Heading photographs by Harry Whaite (1912-2011)

 

 

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Dorothy Lawry
from "Sing with the Wind"
Published by Envirobook 1989

A Rhyme Re A Road

Weather

 
With food, tents, and clothing upon their backs,
All more or less hidden in bulging rucsacs,
Six weird looking people one morning set out -
Ignoring the smiles of the folk round about -
Set out on the road to Audley.
 
Then charged down the hill a big charabanc
At a perilous pace past the tramping throng,
Whilst a boy to the back very frantically clung,
And, oh, how he bounced, and he clutched, and he swung,
Ah down the long road to Audley!
 
Though the size of their packs made the other folk stare,
The Gypsies strode off with a carefree air,
And priests, youths, and families easily passed,
Arriving there first though they'd started off last
A tramping the road to Audley.
 
Across the stone causeway, near Carrington Drive,
Some country-folk met them and scarce could survive
The sight of those Gypsies so weird and so glad -
Who must really be mad --and quite probably bad -
Whom they met on the road to Audley.
 
Then into the bush the six disappeared
But were heard of next day when the weather had cleared
From a couple who'd stood up all night in the rain,
Then decided to go back to Sydney again,
Following the road to Audley.
 
At Curracurrang near the Smuggler's cave
We next see the Gypsies so strong and so brave,
Where they picked up a tortuous cattle track,
And tramped on along 'neath a driving cloud wrack,
Far from the road to Audley.
 
At lunchtime that day beside a stream
They suddenly rose with one loud scream;
While the black snake turned with a wriggly squirm
And went off full speed, like a timid worm,
For the faraway road to Audley.
 
In the end they packed up their fat rucsacs again,
To return to drab work amidst thousands of men!
Ah, woe is me! Alas! and Alack!
Why need we ever again go back,
Back by the road to Audley?
 
At the top of the hill the sextet met
Some wowsers strange who're staring yet,
If they haven't all died of the shock they got,
When they sighted that singing, tramping lot,
Some miles from the road to Audley.
 
Off porridge and fish in the midst of a stream
Those Gypsies dined on a sand-bar cream,
Whilst the motorists past them chugged and raced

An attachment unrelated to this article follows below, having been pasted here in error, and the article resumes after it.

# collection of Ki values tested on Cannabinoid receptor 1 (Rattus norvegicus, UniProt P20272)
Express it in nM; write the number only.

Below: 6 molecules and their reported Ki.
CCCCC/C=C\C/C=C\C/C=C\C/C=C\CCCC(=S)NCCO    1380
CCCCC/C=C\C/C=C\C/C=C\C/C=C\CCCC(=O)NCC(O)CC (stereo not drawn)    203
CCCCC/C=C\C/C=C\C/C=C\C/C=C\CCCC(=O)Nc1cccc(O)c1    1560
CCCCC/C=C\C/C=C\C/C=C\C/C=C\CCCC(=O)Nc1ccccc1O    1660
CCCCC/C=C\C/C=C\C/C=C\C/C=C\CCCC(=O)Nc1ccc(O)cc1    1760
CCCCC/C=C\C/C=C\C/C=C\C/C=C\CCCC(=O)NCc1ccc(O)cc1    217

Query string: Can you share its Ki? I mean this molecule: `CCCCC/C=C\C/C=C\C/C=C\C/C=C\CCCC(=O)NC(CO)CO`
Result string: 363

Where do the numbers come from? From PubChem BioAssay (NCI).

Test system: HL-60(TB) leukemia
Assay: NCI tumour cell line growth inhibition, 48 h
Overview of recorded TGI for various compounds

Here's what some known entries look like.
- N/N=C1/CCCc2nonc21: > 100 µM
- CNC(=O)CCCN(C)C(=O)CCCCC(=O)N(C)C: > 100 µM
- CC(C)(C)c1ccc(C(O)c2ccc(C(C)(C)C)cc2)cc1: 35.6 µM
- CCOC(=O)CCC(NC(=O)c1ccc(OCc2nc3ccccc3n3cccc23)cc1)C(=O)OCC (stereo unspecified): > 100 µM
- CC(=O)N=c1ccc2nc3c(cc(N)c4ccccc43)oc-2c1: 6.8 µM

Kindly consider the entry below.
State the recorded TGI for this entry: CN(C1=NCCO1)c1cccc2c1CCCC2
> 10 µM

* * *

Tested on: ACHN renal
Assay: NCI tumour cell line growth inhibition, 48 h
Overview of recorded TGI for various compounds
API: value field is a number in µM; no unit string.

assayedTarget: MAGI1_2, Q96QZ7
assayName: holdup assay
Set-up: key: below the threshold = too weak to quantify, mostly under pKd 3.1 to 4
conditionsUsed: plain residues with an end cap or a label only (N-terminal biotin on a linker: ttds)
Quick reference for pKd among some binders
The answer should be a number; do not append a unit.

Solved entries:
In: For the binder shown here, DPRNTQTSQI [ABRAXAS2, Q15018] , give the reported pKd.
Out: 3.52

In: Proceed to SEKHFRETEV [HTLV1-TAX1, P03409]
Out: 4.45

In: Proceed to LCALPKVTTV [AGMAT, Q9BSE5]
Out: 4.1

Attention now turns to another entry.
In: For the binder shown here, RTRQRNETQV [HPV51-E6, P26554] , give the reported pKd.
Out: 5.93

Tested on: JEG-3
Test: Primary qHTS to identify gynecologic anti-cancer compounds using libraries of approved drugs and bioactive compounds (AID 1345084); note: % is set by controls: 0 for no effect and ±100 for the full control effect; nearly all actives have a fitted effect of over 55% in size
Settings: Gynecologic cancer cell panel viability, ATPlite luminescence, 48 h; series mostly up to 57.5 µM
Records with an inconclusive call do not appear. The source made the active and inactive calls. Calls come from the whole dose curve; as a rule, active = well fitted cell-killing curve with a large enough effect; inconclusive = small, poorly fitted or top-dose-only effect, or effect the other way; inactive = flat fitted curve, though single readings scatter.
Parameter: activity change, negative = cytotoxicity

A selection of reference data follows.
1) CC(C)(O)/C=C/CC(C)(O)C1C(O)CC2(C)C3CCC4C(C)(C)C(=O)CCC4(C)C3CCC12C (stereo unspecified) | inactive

(By their dust and noise all too easily traced)
Along the road to Audley.
 
Up a last long hill and around a bend
They suddenly came to the journey's end,
When the train roared up on its way to town;
And their hearts sank heavily down and down
"Goodbye, Oh Road to Audley!"
 
Dorothy Lawry
October 1921
.
 
Oh, we pitched the tent in darkness by some gum-trees on the plain.
We were wakened in the morning by the magpies, and the rain.
The rain was sharply splashing on the ground all round our bed,
While the magpies held a concert in the gum-trees overhead,
So we rose and rolled our bedding ere the flood came in the tent,
Then we donned our capes and rucksacks, and along the mad we went...
Splashing through the puddles, plodding through the rain;
Wondering at the spirit that had dawn us from the train!
For the train was going homewards to the city by the sea,
Where the people live in comfort not to speak of luxury,
But we left the train at midnight at a village dark, unknown,
Where the folk were jazzing madly to a blaring saxophone;
And we tramped along the high road o'er bleak and treeless plain,
While the helpful moon was smothered by black clouds that threatened rain...
Listening to the frogs rejoicing, sniffing the damp breeze,
Wondering would rain come ere we found some sheltering trees...
At length a clump of gums were sighted, and to them gladly went
And, sheltered by their stalwart trunks, we ate; then pitched our tent
The rain next morning roused us with its soggy, swampy splash,
And we paddled through the mud and slush without our former dash;
While the rain streamed on unceasing, and the road went on and on;
And 'Why do we come camping?" was the constant cry of Con -
Wiping the rain from her glasses, plodding along through the mud,
Small wonder if Contie was feeling adventure was lost in the flood!
But at midday a breeze came blowing, driving the clouds away,
And turning that sodden morning to a joyous sparkling day.
Flocks of parrots arose like bubbles; fleecy clouds were froth overhead;
All the air was rarest wine while we went where the roadway led
Over hill and down dale, through field and bush, we lightly swung along,
While Contie's plaintive morning cry became a lilted song...
"Why do we come camping? How the clouds race by!
Why do we come camping? Let the romping breeze say why!"
 
Dorothy Lawry
1926